Despite the UK having been in and out of recession in the last couple of years, the Office for National Statics (ONS) report that, new business creations have been on the increase. This is usually seen as a good sign of growth and recovery. New business formation is being encouraged by everyone from the Prime Minister to the EU and is regularly celebrated in the media.
In January, the BBC reported that an extra £30m is being made available by the Government over the next three years to help young entrepreneurs in England start new businesses. Similarly, they also reported that the EU’s industry commissioner, Antonio Tajani, is preparing plans for a new drive to boost business start-ups across the continent.
But can start-ups or business births as the ONS calls them, be the only indicator of economic performance? The ONS has suggested that the number of business deaths relative to the number of business births is a clearer indicator of economic health. Business death is not necessarily the failure of a business; they may close because they have been taken over by a larger firm or merged to create a whole new enterprise.
The graph shows the birth and death rates of businesses in the UK over a 10 year period. Before the recession began in 2008, the business birth and death rates generally followed a similar pattern, with birth rates always higher than the death rates. During the downturn, business birth rates dropped, while the death rate spiked significantly. However, since 2010 they appear to be returning to their traditional pattern.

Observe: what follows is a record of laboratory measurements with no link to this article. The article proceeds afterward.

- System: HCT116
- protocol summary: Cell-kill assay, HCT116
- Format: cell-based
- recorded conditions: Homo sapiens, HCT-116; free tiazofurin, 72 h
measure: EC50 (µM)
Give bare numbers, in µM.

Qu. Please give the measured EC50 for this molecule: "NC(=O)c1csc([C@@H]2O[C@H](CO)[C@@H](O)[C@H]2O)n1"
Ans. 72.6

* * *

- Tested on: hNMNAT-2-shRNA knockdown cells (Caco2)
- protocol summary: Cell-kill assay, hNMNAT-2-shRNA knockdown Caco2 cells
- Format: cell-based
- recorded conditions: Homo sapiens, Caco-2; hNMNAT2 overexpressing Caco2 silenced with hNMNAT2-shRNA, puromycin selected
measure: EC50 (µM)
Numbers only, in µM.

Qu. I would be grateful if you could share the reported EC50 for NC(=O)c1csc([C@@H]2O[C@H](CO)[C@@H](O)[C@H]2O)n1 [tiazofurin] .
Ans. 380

This supports the idea that the state of the economy is not based solely on the number of start-ups, but on the relationship between business birth and death rates.
A relatively high churn rate of businesses can be seen as desirable, as new firms entering the market are considered to bring innovative processes and technologies that drive up productivity. They can also force unproductive enterprises to leave the market or be taken over by those who are more successful. A new business means fresh innovation, creativity, and enthusiasm is being pumped into its sector.
So how important are business start-up to the UK’s economic recovery. As business start-ups increase other factors affecting the economy, such as employment, will also improve. According to the Federation of Small Businesses (FSB), small business accounted for 47 per cent of private sector employment and 34.4 per cent of turnover at the beginning of 2012. So can we expect that if the number of start-ups continues to increase we’ll see wider improvements to the economy? Considering how much government funding is currently on offer to entrepreneurs it seems that some key people think that this is the case.
But do you have what it takes to be successful?
If you need help or advice starting your new company, contact our Business Consultants who will be happy to talk you through the process. If you have already registered your company, our Business Consultants can help you make sure it’s compliant and you have everything in order.Contact us now on 0800 0828 727 or visit www.thecompanywarehouse.co.uk/ to find out more about the services we offer new and existing companies.